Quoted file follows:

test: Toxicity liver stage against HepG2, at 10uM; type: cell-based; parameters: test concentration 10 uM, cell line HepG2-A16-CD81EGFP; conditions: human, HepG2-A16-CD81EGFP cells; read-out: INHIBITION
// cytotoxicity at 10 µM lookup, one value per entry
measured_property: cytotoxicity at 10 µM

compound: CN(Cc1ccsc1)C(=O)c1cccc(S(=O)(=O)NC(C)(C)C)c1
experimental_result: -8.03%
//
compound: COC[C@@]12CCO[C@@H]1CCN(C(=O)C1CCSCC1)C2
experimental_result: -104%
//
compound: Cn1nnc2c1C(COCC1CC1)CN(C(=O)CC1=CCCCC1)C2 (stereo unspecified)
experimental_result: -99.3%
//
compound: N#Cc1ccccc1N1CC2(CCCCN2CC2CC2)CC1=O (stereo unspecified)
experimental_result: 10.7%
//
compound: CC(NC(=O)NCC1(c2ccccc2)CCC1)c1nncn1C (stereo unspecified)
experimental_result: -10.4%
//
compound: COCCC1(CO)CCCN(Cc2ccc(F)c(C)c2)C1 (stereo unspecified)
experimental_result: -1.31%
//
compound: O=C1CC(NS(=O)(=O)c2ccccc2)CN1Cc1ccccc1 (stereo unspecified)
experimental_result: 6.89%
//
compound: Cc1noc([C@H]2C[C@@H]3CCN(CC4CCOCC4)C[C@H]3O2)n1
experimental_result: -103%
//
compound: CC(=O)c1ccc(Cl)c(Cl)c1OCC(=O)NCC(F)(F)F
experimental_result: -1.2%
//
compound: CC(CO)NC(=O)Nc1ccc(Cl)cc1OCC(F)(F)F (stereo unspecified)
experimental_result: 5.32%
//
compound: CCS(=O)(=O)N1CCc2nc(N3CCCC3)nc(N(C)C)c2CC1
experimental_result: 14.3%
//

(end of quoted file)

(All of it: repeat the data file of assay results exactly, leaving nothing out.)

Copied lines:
test: Toxicity liver stage against HepG2, at 10uM; type: cell-based; parameters: test concentration 10 uM, cell line HepG2-A16-CD81EGFP; conditions: human, HepG2-A16-CD81EGFP cells; read-out: INHIBITION
// cytotoxicity at 10 µM lookup, one value per entry
measured_property: cytotoxicity at 10 µM

compound: CN(Cc1ccsc1)C(=O)c1cccc(S(=O)(=O)NC(C)(C)C)c1
experimental_result: -8.03%
//
compound: COC[C@@]12CCO[C@@H]1CCN(C(=O)C1CCSCC1)C2
experimental_result: -104%
//
compound: Cn1nnc2c1C(COCC1CC1)CN(C(=O)CC1=CCCCC1)C2 (stereo unspecified)
experimental_result: -99.3%
//
compound: N#Cc1ccccc1N1CC2(CCCCN2CC2CC2)CC1=O (stereo unspecified)
experimental_result: 10.7%
//
compound: CC(NC(=O)NCC1(c2ccccc2)CCC1)c1nncn1C (stereo unspecified)
experimental_result: -10.4%
//
compound: COCCC1(CO)CCCN(Cc2ccc(F)c(C)c2)C1 (stereo unspecified)
experimental_result: -1.31%
//
compound: O=C1CC(NS(=O)(=O)c2ccccc2)CN1Cc1ccccc1 (stereo unspecified)
experimental_result: 6.89%
//
compound: Cc1noc([C@H]2C[C@@H]3CCN(CC4CCOCC4)C[C@H]3O2)n1
experimental_result: -103%
//
compound: CC(=O)c1ccc(Cl)c(Cl)c1OCC(=O)NCC(F)(F)F
experimental_result: -1.2%
//
compound: CC(CO)NC(=O)Nc1ccc(Cl)cc1OCC(F)(F)F (stereo unspecified)
experimental_result: 5.32%
//
compound: CCS(=O)(=O)N1CCc2nc(N3CCCC3)nc(N(C)C)c2CC1
experimental_result: 14.3%
//